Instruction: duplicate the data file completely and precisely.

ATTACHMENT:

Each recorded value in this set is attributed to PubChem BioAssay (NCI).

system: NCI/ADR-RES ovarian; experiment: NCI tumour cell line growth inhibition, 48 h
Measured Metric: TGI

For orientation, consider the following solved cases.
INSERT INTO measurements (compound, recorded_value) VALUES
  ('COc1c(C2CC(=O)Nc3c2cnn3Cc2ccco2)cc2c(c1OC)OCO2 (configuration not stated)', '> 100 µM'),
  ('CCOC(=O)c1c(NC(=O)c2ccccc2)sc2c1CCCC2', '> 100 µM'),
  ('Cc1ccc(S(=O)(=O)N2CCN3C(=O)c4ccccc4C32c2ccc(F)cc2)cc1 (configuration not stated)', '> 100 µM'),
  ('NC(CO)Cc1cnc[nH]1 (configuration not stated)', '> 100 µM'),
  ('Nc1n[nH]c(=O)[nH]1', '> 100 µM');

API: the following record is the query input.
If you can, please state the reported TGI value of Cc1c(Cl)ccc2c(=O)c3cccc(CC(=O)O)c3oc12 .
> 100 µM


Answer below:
Each recorded value in this set is attributed to PubChem BioAssay (NCI).

system: NCI/ADR-RES ovarian; experiment: NCI tumour cell line growth inhibition, 48 h
Measured Metric: TGI

For orientation, consider the following solved cases.
INSERT INTO measurements (compound, recorded_value) VALUES
  ('COc1c(C2CC(=O)Nc3c2cnn3Cc2ccco2)cc2c(c1OC)OCO2 (configuration not stated)', '> 100 µM'),
  ('CCOC(=O)c1c(NC(=O)c2ccccc2)sc2c1CCCC2', '> 100 µM'),
  ('Cc1ccc(S(=O)(=O)N2CCN3C(=O)c4ccccc4C32c2ccc(F)cc2)cc1 (configuration not stated)', '> 100 µM'),
  ('NC(CO)Cc1cnc[nH]1 (configuration not stated)', '> 100 µM'),
  ('Nc1n[nH]c(=O)[nH]1', '> 100 µM');

API: the following record is the query input.
If you can, please state the reported TGI value of Cc1c(Cl)ccc2c(=O)c3cccc(CC(=O)O)c3oc12 .
> 100 µM